In computer science and mathematical optimization, a metaheuristic is a higher-level procedure or heuristic designed to find, generate, or select a heuristic (partial search algorithm) that may provide a sufficiently good solution to an optimization problem, especially with incomplete or imperfect information or limited computation capacity. Metaheuristics sample a set of solutions which is too large to be completely sampled. Metaheuristics may make few assumptions about the optimization problem being solved, and so they may be usable for a variety of problems.
Most literature on metaheuristics is experimental in nature, describing empirical results based on computer experiments with the algorithms. But some formal theoretical results are also available, often on convergence and the possibility of finding the global optimum. Many metaheuristic methods have been published with claims of novelty and practical efficacy. While the field also features high-quality research, many of the publications have been of poor quality; flaws include vagueness, lack of conceptual elaboration, poor experiments, and ignorance of previous literature.
These are properties that characterize most metaheuristics:
Metaheuristics are strategies that guide the search process.
The goal is to efficiently explore the search space in order to find near-optimal solutions.
Techniques which constitute metaheuristic algorithms range from simple local search procedures to complex learning processes.
Metaheuristic algorithms are approximate and usually non-deterministic.
Metaheuristics are not problem-specific.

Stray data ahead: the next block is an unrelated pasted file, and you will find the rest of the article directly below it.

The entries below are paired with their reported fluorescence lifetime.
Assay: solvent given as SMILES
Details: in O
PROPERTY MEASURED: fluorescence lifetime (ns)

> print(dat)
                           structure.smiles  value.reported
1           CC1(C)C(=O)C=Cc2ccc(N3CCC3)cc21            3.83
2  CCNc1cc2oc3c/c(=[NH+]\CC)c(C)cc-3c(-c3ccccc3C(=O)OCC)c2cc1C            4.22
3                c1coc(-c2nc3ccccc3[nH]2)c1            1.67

Euler diagram of the different classifications of metaheuristics.
There are a wide variety of metaheuristics and a number of properties with respect to which to classify them.
Local search vs. Global search
One approach is to characterize the type of search strategy. One type of search strategy is an improvement on simple local search algorithms. A well known local search algorithm is the hill climbing method which is used to find local optimums. However, hill climbing does not guarantee finding global optimum solutions.
On the other hand, Memetic algorithms represent the synergy of evolutionary or any population-based approach with separate individual learning or local improvement procedures for problem search. An example of memetic algorithm is the use of a local search algorithm instead of a basic mutation operator in evolutionary algorithms.
R. Balamurugan; A.M. Natarajan; K. Premalatha (2015). "Stellar-Mass Black Hole Optimization for Biclustering Microarray Gene Expression Data,". Applied Artificial Intelligence an International Journal. taylor & francis. 29 (4): 353-381.
^ abcdeBianchi, Leonora; Marco Dorigo; Luca Maria Gambardella; Walter J. Gutjahr (2009). "A survey on metaheuristics for stochastic combinatorial optimization". Natural Computing: an international journal. 8 (2): 239-287. doi:10.1007/s11047-008-9098-4.
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